community based entrepreneurial capacity, and transportation and communication
infrastructure development;
(d) Apply the precautionary approach of the Rio Declaration while avoiding its
misuse that may restrict exports from developing countries;
(e) Increase trade related technical assistance and capacity building programmes
including in the trade and sustainable development interface;
(f) Ensure that preferential trade scheme supports sustainable development and
reduce or eliminate environmentally harmful subsidies;
(g) Establish and strengthen existing regional trade and cooperation agreements
between industrialized and developing countries and countries with economies in
transition as well as among developing countries, as appropriate, with the support from
international finance institutions and regional development banks, and integrate
sustainable development objectives into such agreements;
(h) Make foreign direct investment more supportive of sustainable development and
encourage international and regional institutions, as well as institutions in source
countries, to promote increasing investment flows to developing countries and to assist
developing countries in their efforts to create a conducive domestic enabling environment;
(i) Assist developing countries and countries with economies in transition in
narrowing the digital divide and harnessing the potential of information and
communication technologies for development;
(j) Reduce global financial volatility by adopting better and more transparent
forms of financial market regulation including through, inter alia, the implementation of
Monterrey Consensus;
(k) Strengthen the capacities of developing countries by increasing assistance from
multilateral financial institutions for public/private initiatives that improve access,
accuracy, timeliness and coverage of information on countries and financial markets;
(l) Promote corporate responsibility and accountability and the exchange of good
practices, including through public/private partnerships and voluntary initiatives
[building, inter alia, on the UN Global Compact and the OECD Guidelines for Multilateral
Enterprises, as appropriate ], as well as by using tools such as environmental management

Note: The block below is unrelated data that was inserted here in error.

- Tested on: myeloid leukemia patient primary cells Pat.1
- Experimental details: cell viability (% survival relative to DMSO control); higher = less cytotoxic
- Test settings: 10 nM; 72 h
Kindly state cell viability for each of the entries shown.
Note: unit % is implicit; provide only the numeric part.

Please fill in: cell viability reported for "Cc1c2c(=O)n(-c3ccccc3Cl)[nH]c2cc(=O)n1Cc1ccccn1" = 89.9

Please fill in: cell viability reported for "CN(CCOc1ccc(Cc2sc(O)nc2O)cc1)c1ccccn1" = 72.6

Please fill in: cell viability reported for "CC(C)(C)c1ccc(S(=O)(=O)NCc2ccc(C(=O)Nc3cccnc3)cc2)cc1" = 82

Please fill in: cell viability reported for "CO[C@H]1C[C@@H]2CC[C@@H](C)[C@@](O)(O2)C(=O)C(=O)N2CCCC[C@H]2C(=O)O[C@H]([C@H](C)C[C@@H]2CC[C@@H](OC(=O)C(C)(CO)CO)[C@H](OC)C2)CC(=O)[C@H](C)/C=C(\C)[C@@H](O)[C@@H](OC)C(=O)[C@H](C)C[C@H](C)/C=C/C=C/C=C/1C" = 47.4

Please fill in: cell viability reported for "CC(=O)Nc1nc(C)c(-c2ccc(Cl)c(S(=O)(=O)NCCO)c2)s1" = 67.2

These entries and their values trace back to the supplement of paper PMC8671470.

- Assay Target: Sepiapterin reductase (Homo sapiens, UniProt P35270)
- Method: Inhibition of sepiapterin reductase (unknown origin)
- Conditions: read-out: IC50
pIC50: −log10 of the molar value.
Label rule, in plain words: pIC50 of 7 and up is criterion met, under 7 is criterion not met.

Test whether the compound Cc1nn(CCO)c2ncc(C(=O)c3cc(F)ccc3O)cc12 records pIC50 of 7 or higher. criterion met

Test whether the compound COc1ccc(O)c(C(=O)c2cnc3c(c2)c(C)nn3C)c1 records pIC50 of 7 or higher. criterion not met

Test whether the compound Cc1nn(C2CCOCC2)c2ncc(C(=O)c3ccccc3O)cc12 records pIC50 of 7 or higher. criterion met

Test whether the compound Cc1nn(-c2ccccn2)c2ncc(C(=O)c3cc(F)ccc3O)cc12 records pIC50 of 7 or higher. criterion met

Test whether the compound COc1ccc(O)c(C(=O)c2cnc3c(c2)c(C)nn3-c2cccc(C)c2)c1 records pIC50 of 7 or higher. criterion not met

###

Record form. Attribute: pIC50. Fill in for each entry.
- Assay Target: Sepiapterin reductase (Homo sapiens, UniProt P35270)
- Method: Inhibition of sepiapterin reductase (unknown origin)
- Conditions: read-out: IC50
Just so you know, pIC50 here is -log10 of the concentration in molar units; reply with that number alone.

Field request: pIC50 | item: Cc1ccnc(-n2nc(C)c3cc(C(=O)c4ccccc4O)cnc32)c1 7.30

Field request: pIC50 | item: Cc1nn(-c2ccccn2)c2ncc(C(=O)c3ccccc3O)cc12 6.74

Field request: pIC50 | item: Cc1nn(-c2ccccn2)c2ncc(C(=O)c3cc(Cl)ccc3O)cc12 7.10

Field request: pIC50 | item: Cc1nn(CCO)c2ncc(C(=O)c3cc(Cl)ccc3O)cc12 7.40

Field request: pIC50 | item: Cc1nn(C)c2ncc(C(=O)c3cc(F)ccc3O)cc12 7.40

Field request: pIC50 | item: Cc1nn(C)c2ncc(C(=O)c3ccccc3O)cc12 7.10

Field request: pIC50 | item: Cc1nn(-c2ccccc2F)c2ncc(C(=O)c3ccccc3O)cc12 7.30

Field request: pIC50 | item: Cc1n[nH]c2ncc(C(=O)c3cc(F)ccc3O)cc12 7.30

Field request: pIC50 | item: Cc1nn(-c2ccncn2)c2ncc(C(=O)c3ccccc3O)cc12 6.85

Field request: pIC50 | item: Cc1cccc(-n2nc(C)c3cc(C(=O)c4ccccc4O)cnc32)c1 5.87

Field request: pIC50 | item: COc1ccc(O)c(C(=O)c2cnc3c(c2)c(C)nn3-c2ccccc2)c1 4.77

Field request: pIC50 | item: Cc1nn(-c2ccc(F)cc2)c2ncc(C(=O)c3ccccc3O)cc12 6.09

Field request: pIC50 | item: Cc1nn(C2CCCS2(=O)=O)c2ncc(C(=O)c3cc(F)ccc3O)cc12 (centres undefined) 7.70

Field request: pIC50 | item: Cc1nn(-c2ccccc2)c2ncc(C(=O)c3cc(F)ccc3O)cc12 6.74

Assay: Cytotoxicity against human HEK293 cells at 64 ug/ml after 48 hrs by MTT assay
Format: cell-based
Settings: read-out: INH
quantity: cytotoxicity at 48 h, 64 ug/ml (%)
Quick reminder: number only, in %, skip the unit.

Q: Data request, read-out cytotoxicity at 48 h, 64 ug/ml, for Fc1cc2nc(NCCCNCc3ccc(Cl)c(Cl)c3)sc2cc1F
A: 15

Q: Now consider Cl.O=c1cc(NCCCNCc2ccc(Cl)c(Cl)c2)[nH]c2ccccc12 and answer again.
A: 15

accounting and environmental reporting;
(m) Provide assistance to developing countries to promote impact assessments that
identify trade, environment and development linkages and related policy measures.
VI. Health and Sustainable Development
43. The Rio Declaration states that human beings are at the centre of concerns for
sustainable development, and that they are entitled to a healthy and productive life in
harmony with nature. The goals of sustainable development can only be achieved in the
absence of a high prevalence of debilitating illnesses while population health requires
poverty eradication. There is an urgent need to address the causes of ill health and
their impact on development, with particular emphasis on women and children, as well as
other vulnerable groups of society such as people with disabilities, elderly persons, and
indigenous people.
44. Strengthen the capacity of healthcare systems to deliver basic health services
to all in an efficient, accessible and affordable manner aimed at preventing, controlling
and treating diseases and to reduce environmental health threats and, to this end, take
measures to:
(a) Integrate health concerns of the most vulnerable populations into strategies,
policies and programmes for poverty eradication and sustainable development;
(b) Ensure equitable and enhanced access to affordable and efficient healthcare at
the primary, secondary and high complexity levels and access to essential and safe drugs,
at affordable prices, immuniz